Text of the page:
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China cuts red tape for securities listings ahead of IPO reform

[SHANGHAI] China's securities regulator is scrapping approvals for new exchange-product listings, signaling accelerating efforts to cut administrative red tape before planned reforms of initial public offerings.

New securities products can be listed on stock or futures exchanges without the endorsement of the China Securities Regulatory Commission, according to a statement on the website of the State Council, or cabinet. The revision or termination of futures contracts and bond sales on the interbank market will no longer need regulatory endorsement, the cabinet said.

"The State Council is cutting red tape for regulatory approval," said Gavin Parry, managing director of Parry International Trading in Hong Kong. "This should be a good uptick for liquidity in the markets and greater market forces for price discovery is a positive." Even after President Xi Jinping pledged in November 2013 to give markets a "decisive" role in the US$9 trillion economy, the CSRC still pressures companies planning initial public offerings to price them at below-average valuations in an effort to protect small investors. The perception that IPOs are riskless has encouraged some investors to use borrowed money, exposing them to deeper losses once prices stop climbing, according to Shenwan Hongyuan Group.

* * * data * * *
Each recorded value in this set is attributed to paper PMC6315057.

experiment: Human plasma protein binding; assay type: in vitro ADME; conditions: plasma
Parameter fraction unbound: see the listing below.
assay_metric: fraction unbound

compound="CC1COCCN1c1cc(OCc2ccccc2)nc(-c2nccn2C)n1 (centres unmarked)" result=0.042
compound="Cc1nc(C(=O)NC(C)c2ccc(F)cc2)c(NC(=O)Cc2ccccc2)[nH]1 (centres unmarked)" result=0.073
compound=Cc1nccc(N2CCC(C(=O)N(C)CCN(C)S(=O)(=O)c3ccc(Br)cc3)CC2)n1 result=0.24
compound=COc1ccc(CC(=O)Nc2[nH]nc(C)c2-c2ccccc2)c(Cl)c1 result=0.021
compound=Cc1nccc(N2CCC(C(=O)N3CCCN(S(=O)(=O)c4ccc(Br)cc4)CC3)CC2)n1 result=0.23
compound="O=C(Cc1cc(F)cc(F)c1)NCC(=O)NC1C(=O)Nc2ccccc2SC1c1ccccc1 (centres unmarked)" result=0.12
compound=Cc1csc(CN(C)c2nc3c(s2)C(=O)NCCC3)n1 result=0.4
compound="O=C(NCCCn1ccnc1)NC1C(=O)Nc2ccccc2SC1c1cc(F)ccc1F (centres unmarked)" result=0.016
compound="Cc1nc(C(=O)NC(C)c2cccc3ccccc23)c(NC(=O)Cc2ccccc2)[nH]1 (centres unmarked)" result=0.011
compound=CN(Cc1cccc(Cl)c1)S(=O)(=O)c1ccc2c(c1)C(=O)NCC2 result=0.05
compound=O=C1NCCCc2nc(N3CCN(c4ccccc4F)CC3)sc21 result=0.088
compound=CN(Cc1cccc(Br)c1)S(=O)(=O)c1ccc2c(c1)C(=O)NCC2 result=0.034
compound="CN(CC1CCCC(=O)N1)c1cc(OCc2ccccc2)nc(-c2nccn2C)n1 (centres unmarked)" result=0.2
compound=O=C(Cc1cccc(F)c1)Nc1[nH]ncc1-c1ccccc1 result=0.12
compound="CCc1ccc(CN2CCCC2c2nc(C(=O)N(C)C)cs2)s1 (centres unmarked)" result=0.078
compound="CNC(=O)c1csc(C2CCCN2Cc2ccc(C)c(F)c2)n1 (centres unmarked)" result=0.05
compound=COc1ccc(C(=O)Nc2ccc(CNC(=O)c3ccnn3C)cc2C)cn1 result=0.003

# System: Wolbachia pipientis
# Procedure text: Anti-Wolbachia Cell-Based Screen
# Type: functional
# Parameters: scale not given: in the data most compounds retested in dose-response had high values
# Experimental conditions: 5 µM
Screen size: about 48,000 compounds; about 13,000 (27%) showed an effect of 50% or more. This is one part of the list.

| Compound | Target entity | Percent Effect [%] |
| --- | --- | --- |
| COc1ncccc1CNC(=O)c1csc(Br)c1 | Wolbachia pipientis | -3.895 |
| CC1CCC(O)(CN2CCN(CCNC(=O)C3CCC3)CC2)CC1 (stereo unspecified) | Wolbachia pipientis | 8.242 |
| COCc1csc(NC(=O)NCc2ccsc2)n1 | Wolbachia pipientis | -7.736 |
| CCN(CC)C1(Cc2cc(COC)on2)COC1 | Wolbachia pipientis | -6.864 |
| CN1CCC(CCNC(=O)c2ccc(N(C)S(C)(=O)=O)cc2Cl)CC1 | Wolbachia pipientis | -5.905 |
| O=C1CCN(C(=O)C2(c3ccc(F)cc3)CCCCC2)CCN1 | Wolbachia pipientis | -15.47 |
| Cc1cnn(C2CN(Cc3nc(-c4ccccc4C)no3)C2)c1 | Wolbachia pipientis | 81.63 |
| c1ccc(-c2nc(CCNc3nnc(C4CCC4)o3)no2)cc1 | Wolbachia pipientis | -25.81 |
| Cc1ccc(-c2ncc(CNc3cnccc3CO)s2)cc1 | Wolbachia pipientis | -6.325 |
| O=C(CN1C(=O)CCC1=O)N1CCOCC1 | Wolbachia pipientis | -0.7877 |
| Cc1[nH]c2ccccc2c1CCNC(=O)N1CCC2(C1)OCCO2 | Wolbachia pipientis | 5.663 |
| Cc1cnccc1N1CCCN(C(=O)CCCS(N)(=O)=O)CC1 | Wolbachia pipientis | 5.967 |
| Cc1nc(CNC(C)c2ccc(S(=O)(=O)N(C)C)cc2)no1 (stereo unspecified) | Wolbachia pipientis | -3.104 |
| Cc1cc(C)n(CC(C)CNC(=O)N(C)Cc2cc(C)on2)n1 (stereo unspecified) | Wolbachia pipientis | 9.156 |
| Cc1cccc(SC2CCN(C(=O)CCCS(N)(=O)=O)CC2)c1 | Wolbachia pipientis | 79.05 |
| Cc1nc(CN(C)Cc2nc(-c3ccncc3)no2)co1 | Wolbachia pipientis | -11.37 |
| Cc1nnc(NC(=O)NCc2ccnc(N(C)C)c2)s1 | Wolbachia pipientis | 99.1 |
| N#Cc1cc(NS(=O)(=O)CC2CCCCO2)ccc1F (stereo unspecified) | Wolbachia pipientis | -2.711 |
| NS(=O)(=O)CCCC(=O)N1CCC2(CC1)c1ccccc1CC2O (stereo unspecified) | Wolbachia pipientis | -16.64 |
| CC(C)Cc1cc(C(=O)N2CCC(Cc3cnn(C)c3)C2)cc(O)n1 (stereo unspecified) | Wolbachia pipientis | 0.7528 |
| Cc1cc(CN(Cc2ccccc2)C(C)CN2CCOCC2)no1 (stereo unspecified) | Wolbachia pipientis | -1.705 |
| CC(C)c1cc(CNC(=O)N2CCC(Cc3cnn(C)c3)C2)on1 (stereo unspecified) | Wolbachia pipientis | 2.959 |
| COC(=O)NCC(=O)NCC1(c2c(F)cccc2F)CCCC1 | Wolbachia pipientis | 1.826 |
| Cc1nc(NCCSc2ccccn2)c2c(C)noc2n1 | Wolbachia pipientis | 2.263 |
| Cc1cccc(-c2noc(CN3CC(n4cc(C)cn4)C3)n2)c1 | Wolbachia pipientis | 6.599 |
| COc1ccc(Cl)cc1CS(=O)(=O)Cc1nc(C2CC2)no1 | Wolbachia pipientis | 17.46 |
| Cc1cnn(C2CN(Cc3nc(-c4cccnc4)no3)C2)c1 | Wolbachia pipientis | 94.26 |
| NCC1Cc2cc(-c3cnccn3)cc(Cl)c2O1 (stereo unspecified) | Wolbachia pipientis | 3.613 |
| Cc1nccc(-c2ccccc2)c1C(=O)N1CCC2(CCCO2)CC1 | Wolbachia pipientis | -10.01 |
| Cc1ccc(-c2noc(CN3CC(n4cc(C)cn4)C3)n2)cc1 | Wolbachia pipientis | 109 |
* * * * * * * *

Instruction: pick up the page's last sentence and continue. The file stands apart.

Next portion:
China will implement IPO registration reform this year, the government said on March 5 during the start of the annual meeting of the legislature in Beijing. The CSRC plans to transfer its authority to approve IPO applications to the Shanghai and Shenzhen stock exchanges in June, Caixin reported in February, citing an internal circular by the regulator.


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